The Tunnel

Here’s another one of Chuck Wendig’s Flash Fiction Challenges. Choose a picture from Flickr’s Interestingness, and write a thousand words. This is the one that caught me. I’ll try to get the picture to post, but if it doesn’t, here’s the link: https://www.flickr.com/photos/122145383@N02/17922889682/ dark perspective – street art B&W – EXPL. 21/05/2015 by Paolo

The Tunnel

Din’t matter the sun was hid behind a smear of shit-brown smog, it was still brighter on the street than in the Tunnel, and Cass stopped just inside the doors to let her eyes come right. She never been in the Tunnel before, din’t have no way to know was there stuff to trip on like in the alleys Outside, so she waited till she could see before steppin out. She din’t know no one been in the Tunnels before, and far as she knew no one ever come out, either. So wasn’t no one to tell what was it like, what they did there, what they wanted. Why they wanted street folk. Why they wanted any one at all. Just—you get your Summons, you pack your stuff, and you show.

It was cooler in the Tunnels than Outside, and Cass shivered. ‘How they get it like that, so chill?’ she thought. Her hair lifted with the faint stir of cool air and her hand come up quick and pushed it down, scared, her eyes back and forth lookin if anyone saw. Wasn’t no one there, though. Just her by the Tunnel doors and way-way down some Mac walkin away gone.

Cass looked around now, the light in the Tunnel enough, finally. The floor was clean. Not clean, like nothin to trip on, but clean, like shiny water. Throwin back light in ripples like you could see yourself in the store windows. ‘How they get it like that?’ she thought again, her head shakin just a little in wonderin it. She turned and looked behind her, on the floor, scared to see the street dirt where she stepped in. Wasn’t nothin there, though, and she frowned. ‘How it does like that?’ her thoughts ran into the walls of her head, scarin her more. ‘Street got dirt always, how they got no dirt in here?’ Behind that thought were the ones she was too scared to think: why they let the street people in when they keep the dirt out? Why they let her in? What they want her for?

She shivered again, the movement making her bag shift against her hip, and she flinched at the touch. Then she caught her breath and shook her head. ‘Don’t get answers standin,’ she thought. She stood her up tall, squint her eyes tight. ‘They want me, they get me,’ she thought hard and grim. ‘Get me like Cortez think he get in my pants and he get a s’prize. They want me, I say what they get, not them, no. I say.’ She hitched the bag higher up on her shoulder and stepped out.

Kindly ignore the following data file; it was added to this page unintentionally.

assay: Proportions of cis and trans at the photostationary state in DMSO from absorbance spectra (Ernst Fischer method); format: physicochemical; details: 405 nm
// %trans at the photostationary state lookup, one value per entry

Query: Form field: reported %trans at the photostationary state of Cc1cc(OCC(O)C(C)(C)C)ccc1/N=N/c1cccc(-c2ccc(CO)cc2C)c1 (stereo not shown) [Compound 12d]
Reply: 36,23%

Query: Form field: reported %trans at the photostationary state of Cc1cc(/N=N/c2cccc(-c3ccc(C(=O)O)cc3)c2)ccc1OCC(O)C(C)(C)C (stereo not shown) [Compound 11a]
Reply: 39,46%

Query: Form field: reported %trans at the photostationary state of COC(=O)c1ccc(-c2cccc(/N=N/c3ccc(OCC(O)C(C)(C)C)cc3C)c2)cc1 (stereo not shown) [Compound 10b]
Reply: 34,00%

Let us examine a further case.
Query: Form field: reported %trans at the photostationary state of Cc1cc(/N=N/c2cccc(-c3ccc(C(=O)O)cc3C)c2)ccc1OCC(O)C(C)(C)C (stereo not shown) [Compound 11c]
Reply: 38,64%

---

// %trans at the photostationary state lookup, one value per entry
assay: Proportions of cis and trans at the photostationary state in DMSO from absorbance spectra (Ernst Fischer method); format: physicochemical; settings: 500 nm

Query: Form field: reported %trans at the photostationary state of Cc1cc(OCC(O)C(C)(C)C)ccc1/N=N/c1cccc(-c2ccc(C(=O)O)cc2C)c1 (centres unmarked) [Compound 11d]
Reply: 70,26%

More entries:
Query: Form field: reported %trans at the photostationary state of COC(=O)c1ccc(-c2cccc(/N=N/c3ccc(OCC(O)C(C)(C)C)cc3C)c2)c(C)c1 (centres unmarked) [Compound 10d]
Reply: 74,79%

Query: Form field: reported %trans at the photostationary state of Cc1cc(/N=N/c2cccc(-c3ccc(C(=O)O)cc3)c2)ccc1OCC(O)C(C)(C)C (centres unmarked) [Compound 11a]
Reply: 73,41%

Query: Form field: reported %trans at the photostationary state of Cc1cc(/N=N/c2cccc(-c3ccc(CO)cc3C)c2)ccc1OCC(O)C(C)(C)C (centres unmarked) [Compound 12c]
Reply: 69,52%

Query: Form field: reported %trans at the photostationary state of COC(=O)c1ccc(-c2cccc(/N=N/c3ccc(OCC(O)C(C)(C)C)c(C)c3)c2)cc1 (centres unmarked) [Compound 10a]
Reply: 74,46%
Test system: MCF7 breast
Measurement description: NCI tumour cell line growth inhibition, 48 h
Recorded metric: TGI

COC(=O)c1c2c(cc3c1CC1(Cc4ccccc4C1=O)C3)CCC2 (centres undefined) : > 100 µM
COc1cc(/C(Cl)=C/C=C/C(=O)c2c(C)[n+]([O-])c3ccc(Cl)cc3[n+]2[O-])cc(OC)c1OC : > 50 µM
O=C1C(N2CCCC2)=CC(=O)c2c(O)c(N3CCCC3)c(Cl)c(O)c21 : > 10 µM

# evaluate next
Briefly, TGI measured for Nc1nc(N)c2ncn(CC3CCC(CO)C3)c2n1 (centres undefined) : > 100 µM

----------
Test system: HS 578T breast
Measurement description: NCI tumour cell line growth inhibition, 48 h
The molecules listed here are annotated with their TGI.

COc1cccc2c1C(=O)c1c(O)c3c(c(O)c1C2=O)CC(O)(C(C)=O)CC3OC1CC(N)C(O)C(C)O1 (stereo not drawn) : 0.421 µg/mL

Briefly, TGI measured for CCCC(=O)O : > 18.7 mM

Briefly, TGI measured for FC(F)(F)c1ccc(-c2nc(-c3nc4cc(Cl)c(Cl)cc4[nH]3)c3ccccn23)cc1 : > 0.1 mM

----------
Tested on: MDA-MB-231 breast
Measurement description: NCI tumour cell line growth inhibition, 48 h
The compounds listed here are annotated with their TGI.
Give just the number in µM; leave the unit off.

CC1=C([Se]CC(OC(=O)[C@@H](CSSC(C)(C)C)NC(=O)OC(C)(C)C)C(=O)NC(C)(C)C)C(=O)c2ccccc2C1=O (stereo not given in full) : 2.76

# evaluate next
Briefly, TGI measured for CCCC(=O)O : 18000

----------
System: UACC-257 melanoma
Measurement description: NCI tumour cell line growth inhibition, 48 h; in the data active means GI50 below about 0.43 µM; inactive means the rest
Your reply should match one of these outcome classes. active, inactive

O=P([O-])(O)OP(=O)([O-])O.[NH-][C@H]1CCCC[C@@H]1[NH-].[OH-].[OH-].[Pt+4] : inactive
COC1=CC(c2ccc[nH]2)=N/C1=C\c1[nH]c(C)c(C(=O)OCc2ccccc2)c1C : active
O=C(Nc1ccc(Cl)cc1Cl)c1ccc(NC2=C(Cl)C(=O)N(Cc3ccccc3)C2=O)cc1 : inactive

Her shoes made a kind of shush-shush sound on the shiny floor, sometimes a scritch or a squeak where the plastic soles caught different. She saw movement in the side of her eyes where the light showed her back in the shiny walls, walkin. She turned her head a little each side lookin, makin sure just her was there, not somethin else tryin to sneak around her somehow, but it was her, just her, and her shoulders eased a little. She look ahead, and the Tunnel was empty; that Mac was walkin there gone somewheres when she din’t see.

The Tunnel was brighter down there than by the doors she come in by, and she saw there were doors there, too. Doors just like the other ones, glass doors with the bar for your hands so you din’t get dirt on them. Cass slowed down a little, lookin, lookin hard, lookin to see what was on the other side of those glass doors, but all she could see was light. Way bright, way bright, shine in the doors onto the clean, clean floors, shinin hard enough to show on the walls and up on the roof of the Tunnel, and Cass wondered if that was the Sun up there like they said in the stories. Like they said the Sun shinin bright as day, and she wondered was the sky really blue like they said. Because the sky wasn’t blue now, hadn’t been since the world broke and they just let things go so pollution was okay any more. Could the sky be blue in the Tunnels with the Sun shining down, when it was all brown like shit in the Outside? She din’t know—but now she hurried again, because she wanted to know if it could. She wanted to know, wanted to be on the other side of those glass doors no matter what was gonna be, because if that was Sun then she wanted to be in it, wanted to feel it clean on her skin and warm on her face, not like she had to hide it from the bad rays in the Outside.

She remembered the stories her Ma told her when she was a little, that when she was little you could go Outside and play and the Sun din’t burn you and give you cancer. When the sky was blue like her Ma’s eyes, and now Cass was runnin, runnin to get to the doors, wantin to see her Ma’s eyes just once more even was it up in the sky… She reached the doors and pushed the bar hard and the door swung open, and there was sound like she never hear before and light like she never see before and there were people and space, enough space to run and never touch a wall, and she just stopped dead standin, breathin too hard like cryin. The light come down from way high above, and the sound was water fallin down in a glittery white rush to a pool in the middle of somethin green like never was. The people come from all around the space in ones and twos, with pale faces and clean hands reachin. “Welcome to Enclave Tower Six,” the first one said. “I’m Maintenance Captain Farrell. You’ll be working with me. Welcome home!”

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